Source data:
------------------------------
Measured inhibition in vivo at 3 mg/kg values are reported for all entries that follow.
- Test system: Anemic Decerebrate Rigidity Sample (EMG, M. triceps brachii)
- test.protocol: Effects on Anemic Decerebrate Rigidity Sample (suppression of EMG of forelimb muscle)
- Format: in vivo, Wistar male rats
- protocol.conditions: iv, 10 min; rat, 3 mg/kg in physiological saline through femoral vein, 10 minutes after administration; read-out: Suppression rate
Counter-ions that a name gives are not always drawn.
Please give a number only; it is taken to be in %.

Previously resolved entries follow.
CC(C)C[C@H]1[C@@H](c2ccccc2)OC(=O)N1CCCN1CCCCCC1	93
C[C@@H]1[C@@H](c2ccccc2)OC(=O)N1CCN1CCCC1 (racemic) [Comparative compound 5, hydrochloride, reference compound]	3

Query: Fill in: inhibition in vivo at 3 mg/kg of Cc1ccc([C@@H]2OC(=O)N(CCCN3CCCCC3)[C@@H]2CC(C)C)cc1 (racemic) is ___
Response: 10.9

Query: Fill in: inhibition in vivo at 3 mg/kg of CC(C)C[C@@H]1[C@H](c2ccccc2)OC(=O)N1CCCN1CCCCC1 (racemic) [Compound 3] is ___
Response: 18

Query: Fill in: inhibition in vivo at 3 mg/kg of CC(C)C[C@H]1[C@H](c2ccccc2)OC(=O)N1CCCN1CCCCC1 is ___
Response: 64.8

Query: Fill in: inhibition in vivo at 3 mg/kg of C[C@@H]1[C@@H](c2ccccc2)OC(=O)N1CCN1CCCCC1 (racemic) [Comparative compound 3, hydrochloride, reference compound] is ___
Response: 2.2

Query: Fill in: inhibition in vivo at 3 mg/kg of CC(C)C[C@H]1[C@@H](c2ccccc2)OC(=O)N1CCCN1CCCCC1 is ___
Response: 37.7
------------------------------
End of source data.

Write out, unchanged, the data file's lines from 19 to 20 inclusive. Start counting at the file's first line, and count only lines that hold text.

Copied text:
Query: Fill in: inhibition in vivo at 3 mg/kg of CC(C)C[C@H]1[C@@H](c2ccccc2)OC(=O)N1CCCN1CCCCC1 is ___
Response: 37.7